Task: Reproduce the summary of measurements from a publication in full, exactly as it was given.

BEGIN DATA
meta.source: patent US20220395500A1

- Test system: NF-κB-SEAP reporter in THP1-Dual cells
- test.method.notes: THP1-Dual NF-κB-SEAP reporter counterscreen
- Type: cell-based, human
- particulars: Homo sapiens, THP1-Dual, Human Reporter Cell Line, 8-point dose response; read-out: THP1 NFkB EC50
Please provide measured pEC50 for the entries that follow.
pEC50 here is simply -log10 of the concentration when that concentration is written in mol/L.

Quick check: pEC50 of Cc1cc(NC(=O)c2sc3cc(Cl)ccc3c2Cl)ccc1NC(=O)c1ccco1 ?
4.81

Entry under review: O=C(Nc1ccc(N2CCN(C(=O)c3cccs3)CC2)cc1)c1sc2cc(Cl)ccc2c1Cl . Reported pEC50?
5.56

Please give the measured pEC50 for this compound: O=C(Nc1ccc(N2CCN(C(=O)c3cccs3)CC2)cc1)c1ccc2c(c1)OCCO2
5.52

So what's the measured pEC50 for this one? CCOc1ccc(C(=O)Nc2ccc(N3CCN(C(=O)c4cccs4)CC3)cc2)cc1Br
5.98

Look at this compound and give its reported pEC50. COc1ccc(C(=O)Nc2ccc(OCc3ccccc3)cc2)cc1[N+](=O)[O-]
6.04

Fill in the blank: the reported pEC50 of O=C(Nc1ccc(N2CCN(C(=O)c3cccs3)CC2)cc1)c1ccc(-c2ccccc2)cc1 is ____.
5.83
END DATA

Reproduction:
meta.source: patent US20220395500A1

- Test system: NF-κB-SEAP reporter in THP1-Dual cells
- test.method.notes: THP1-Dual NF-κB-SEAP reporter counterscreen
- Type: cell-based, human
- particulars: Homo sapiens, THP1-Dual, Human Reporter Cell Line, 8-point dose response; read-out: THP1 NFkB EC50
Please provide measured pEC50 for the entries that follow.
pEC50 here is simply -log10 of the concentration when that concentration is written in mol/L.

Quick check: pEC50 of Cc1cc(NC(=O)c2sc3cc(Cl)ccc3c2Cl)ccc1NC(=O)c1ccco1 ?
4.81

Entry under review: O=C(Nc1ccc(N2CCN(C(=O)c3cccs3)CC2)cc1)c1sc2cc(Cl)ccc2c1Cl . Reported pEC50?
5.56

Please give the measured pEC50 for this compound: O=C(Nc1ccc(N2CCN(C(=O)c3cccs3)CC2)cc1)c1ccc2c(c1)OCCO2
5.52

So what's the measured pEC50 for this one? CCOc1ccc(C(=O)Nc2ccc(N3CCN(C(=O)c4cccs4)CC3)cc2)cc1Br
5.98

Look at this compound and give its reported pEC50. COc1ccc(C(=O)Nc2ccc(OCc3ccccc3)cc2)cc1[N+](=O)[O-]
6.04

Fill in the blank: the reported pEC50 of O=C(Nc1ccc(N2CCN(C(=O)c3cccs3)CC2)cc1)c1ccc(-c2ccccc2)cc1 is ____.
5.83